Managing the balance sheet. The very phrase is s l e e p - i n d u c i n g . But in times like these, doing it well is what separates the winners from the losers.
In the winners' column is Simon Property Group Inc., which finds itself on the offensive as competitors, including Chicago-based General Growth Properties Inc., lean back on their heels.
In the losers' column is Emmis Communications Corp., which is saddled with more than $400 million in debt-a whopping sum for a business that's lost money the last three quarters.
No wonder investors have fled the stock. The company's shares traded for as little as 89 cents in recent days before inching up to 98 cents.
In contrast, Simon this year is bucking the market downdraft. Its shares fetch about $93 apiece, up 7 percent in 2008.
And the company-unlike many in this tumultuous economic climate-isn't in batten-downthe-hatches mode.
It entered the downturn last year with less leverage than rivals, and it fortified its financial position in May by selling $1.5 billion in bonds, just before market conditions eroded further. It now has $2.8 billion untapped on a line of credit as well as $500 million in cash.
"The company's conservative balance sheet is among the best ... and provides sufficient dry powder to fund the development pipeline and future acquisitions," investment firm Raymond James said in an Aug. 26 report.
Simon didn't get there by happenstance. Way back in February, CEO David Simon told analysts that management had positioned the company to capitalize on the market tumult.
"I'd rather have no bankruptcies. I'd rather have no leases turn over. But on the other hand, that's where you can make some hay, and that's where great wealth has been created in our industry-either through development or buying [properties] at the right price. And you tend to be able to buy at the right price when few can buy."
Which brings us back to General Growth Properties, a quality company by all accounts, but one with a higher debt-to-asset ratio than Simon.
And that's making all the difference. General Growth's stock tumbled 45 percent last month and is off 65 percent for the year, largely because of investor angst over more than $1 billion in debt the company has coming due by year end.
General Growth on Sept. 22 said it is "developing a comprehensive strategic plan to generate capital from a variety of potential sources."
Simon declined to comment, but you can be sure it would be more than happy to help out, perhaps by scooping up some of its ritziest malls. About onequarter of the nation's top 100 malls are owned by General Growth, according to a report from the investment firm Friedman Billings Ramsey.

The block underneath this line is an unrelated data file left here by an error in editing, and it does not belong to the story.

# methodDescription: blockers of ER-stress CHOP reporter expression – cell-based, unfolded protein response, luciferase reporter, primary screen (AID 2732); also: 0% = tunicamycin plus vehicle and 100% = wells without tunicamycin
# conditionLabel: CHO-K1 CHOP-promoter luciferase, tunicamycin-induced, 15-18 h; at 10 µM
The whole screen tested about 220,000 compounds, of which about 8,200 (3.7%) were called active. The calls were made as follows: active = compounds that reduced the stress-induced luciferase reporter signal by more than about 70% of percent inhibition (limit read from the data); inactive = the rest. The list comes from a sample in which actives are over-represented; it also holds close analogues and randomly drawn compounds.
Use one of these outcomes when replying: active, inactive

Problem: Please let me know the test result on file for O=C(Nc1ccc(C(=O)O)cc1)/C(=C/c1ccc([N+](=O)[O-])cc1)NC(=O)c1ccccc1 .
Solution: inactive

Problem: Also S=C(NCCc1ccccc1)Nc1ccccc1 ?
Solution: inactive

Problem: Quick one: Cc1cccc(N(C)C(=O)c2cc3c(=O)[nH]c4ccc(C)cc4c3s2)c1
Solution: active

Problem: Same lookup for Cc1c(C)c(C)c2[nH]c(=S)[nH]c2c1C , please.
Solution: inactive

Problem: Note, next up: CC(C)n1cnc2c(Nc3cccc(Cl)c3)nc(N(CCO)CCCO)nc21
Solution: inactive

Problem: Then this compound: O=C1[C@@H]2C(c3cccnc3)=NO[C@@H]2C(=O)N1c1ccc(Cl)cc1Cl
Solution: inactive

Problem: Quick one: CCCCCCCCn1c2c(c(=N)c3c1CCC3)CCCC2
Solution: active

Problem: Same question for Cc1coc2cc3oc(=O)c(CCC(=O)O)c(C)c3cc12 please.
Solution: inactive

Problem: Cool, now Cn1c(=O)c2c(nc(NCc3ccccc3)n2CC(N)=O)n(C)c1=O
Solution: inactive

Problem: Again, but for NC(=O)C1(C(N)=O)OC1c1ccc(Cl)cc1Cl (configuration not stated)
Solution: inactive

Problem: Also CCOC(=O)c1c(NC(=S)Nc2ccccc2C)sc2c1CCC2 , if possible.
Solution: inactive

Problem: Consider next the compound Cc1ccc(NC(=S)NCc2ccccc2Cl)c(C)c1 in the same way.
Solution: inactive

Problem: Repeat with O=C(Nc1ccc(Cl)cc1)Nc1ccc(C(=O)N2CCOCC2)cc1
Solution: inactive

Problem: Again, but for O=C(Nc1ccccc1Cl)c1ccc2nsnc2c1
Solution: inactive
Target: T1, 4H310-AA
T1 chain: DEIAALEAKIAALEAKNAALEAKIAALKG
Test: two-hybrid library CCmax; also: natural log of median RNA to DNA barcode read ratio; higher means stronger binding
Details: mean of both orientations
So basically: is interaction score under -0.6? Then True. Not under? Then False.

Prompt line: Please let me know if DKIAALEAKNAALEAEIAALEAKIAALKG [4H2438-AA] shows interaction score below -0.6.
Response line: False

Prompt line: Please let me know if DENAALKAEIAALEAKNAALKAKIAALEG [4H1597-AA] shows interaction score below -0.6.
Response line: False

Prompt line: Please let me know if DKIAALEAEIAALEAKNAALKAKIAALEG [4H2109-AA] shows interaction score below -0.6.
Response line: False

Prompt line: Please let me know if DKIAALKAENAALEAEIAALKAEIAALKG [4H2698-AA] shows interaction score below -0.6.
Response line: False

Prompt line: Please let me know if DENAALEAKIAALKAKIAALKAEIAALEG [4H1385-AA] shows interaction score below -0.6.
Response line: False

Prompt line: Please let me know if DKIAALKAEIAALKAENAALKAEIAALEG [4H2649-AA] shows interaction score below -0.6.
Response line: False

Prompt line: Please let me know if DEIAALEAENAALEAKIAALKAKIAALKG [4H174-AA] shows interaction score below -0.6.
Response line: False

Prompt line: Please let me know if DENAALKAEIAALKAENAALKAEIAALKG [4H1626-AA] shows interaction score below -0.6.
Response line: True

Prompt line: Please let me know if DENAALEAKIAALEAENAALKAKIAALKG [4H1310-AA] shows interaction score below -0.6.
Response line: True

Many companies are navigating the financial storm with more success than General Growth but less than Simon. Locally based Duke Realty Corp., for instance, last month had its credit ratings affirmed by New York-based Moody's Investors Service. But at the same time, Moody's scaled back Duke's outlook from stable to negative, citing its "strained credit metrics."
Many executives who thought their firms had ample financial breathing room now aren't so sure. No doubt, some are tossing and turning at night.
But others are sleeping just fine. Conservative investors like Warren Buffett, already an icon, are looking even smarter for their cautious approach to leverage.
As Buffett noted at Berkshire Hathaway Inc.'s annual meeting this year, companies that need to tap credit markets to keep themselves going are beholden to their lenders.
"If you are dependent on borrowed money, every day you hope the world thinks well of you," he said.
Tuchman fetches $793,000
The U.S. dry cleaning industry is ailing these days, which helps explain why the vaunted Tuchman Cleaners chain in Indianapolis is changing hands for less than $1 million.
Newport Beach, Calif.-based US Dry Cleaning said on Oct. 1 that it paid $793,000 in cash for 25 Indianapolisarea Tuchman locations. The stores have annual revenue of $7.8 million.
The chain went on the auction block over the summer after its parent, Phoenix-based National Dry Cleaners, filed for bankruptcy court protection. National had owned chains across the country.
The new owner of Tuchman isn't exactly a financial powerhouse, either. Publicly traded US Dry Cleaning lost $6.6 million on $10.4 million in revenue in the nine months ended June 30, and its shares trade for a mere 43 cents apiece.
Consumers are cutting back on dry cleaning because of the sluggish economy. At the same time, high gas prices are boosting operating costs for cleaners, many of which provide pickup and delivery service.